Lossé later told Delaforum that the application did not specify an amount being sought. James Smith, of the county Department of Land Use, which is administering the grants program, said that amounts will be determined based on priorities to be established, probably in April, at a meeting of County Executive Tom Gordon with representatives of the umbrella groups. Apr. 1 is the deadline for applying for the grants.

 Lossé noted that it was county 'seed money' provided by Gordon at the behest of Weiner "which got us started." It was used in 2000 to hire Comitta.

Comitta and members of his West Chester, Pa.-based planning form, outlined a proposal to rebuild the stretch along Philadelphia Pike between Seminole Avenue and Darley Road as "an urban village." Mostly it would involve replacing the Brookview apartment and townhouse development with mostly upscale housing.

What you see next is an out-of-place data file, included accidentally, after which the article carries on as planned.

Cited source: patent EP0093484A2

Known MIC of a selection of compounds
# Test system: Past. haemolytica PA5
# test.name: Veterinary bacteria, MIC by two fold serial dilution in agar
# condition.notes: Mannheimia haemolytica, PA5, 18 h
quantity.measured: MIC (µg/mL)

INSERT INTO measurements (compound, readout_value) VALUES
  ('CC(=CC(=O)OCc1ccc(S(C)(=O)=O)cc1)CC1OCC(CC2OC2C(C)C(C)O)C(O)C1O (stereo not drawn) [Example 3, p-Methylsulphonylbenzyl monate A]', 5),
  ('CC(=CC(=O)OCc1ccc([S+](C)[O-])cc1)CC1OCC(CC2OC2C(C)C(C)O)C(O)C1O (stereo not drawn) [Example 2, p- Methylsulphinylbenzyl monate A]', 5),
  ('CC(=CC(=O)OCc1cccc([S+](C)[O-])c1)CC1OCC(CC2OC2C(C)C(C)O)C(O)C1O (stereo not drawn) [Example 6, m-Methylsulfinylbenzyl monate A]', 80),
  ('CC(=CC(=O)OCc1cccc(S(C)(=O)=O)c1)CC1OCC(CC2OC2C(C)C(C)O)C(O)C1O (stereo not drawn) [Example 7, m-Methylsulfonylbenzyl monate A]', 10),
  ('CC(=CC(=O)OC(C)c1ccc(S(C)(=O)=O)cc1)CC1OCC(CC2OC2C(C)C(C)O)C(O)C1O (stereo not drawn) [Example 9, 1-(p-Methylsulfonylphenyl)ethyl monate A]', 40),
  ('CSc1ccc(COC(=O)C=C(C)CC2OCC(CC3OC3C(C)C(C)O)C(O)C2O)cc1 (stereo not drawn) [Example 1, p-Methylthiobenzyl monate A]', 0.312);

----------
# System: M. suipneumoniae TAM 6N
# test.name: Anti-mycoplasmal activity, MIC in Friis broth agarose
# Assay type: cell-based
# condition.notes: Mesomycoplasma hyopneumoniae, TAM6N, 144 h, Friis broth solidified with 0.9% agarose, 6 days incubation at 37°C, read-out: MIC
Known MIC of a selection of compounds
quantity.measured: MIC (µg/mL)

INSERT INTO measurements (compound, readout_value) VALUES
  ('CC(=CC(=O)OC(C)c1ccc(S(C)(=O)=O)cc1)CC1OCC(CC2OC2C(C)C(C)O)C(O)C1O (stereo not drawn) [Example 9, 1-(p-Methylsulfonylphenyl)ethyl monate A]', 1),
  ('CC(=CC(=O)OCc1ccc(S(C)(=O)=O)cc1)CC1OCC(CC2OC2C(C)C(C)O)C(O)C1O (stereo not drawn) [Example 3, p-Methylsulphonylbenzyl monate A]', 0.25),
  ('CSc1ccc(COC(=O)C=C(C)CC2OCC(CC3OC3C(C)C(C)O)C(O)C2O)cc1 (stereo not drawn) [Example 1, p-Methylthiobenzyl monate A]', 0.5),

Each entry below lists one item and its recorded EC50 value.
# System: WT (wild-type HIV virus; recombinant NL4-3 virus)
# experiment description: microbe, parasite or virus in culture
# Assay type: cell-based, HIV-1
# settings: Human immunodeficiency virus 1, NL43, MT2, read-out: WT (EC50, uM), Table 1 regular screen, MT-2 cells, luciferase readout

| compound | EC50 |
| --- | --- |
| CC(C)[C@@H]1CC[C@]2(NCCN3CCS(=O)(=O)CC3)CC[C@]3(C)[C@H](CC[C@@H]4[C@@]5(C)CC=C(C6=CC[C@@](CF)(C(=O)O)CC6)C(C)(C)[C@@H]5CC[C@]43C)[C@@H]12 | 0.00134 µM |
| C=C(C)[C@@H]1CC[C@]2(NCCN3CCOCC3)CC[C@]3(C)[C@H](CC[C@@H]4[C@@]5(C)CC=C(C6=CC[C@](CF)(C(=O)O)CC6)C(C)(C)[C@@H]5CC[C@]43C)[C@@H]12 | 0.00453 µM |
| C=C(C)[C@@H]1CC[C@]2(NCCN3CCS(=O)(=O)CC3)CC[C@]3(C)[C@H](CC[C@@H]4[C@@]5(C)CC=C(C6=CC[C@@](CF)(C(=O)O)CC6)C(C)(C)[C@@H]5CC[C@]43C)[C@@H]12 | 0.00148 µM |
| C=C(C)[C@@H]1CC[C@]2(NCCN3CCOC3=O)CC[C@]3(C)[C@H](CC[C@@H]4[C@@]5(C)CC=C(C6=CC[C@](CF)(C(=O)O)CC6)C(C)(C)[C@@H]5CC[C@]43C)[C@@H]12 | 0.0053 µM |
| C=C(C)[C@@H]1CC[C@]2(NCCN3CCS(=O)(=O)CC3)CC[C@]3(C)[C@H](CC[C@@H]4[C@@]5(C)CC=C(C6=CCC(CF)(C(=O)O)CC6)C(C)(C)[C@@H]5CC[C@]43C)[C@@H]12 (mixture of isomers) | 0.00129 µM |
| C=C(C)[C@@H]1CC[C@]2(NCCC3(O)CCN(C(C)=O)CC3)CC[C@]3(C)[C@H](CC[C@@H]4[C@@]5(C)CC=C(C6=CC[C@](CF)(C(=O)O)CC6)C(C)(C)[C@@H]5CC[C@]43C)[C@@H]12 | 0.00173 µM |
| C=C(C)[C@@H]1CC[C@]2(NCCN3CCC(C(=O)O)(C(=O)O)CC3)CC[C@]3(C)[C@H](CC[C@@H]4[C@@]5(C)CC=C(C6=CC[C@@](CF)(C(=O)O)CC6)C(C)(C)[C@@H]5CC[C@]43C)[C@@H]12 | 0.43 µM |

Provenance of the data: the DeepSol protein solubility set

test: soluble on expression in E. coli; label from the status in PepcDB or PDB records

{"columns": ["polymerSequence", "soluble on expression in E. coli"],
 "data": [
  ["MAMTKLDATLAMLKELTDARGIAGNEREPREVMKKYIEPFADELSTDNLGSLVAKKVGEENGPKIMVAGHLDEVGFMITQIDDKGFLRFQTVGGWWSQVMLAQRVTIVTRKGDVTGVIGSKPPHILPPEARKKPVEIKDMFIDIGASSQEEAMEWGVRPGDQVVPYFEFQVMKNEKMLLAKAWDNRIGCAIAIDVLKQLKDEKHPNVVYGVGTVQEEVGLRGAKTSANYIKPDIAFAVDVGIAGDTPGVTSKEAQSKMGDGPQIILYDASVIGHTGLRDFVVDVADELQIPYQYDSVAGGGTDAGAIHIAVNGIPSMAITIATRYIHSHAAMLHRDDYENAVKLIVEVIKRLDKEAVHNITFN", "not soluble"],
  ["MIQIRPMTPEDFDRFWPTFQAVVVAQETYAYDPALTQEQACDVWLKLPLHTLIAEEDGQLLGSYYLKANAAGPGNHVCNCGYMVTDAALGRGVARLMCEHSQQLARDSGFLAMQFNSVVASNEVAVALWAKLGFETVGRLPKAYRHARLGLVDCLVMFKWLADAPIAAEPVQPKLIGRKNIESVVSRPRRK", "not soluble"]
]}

Manor Avenue would be extended westward across Philadelphia Pike.The most recent earlier plan called for using McComb Blvd., the entrance into Brookview as the axis for commercial and civic activities complex, including an amphitheater.

That plan would replace only the front part of Brookview. The new plan calls for a combination of commercial and residential uses fronting on the Pike with the rest of Brookview becoming the location for three- and four-story apartment buildings.

The amphitheater does not appear in the plan, but it does show a group of buildings with undefined uses opposite the entrance to Archmere Academy.

Comitta explained that the design was influenced by an effort to balance commercial use with residential units in a ratio which enables the latter to justify and support the former. Approximately 50,000 square feet of commercial space in the new plan, down from 65,000 square feet in the earlier version, requires 1,250 residential units, he said.

Multi-family residential buildings are the only way to fit that number of units into the area now occupied by Brookview, which has 630 units, he said. When  Lossé questioned the wisdom of  introducing more than 600 new rental units into Claymont, Comitta said they could be occupant-owned condominiums instead of apartments.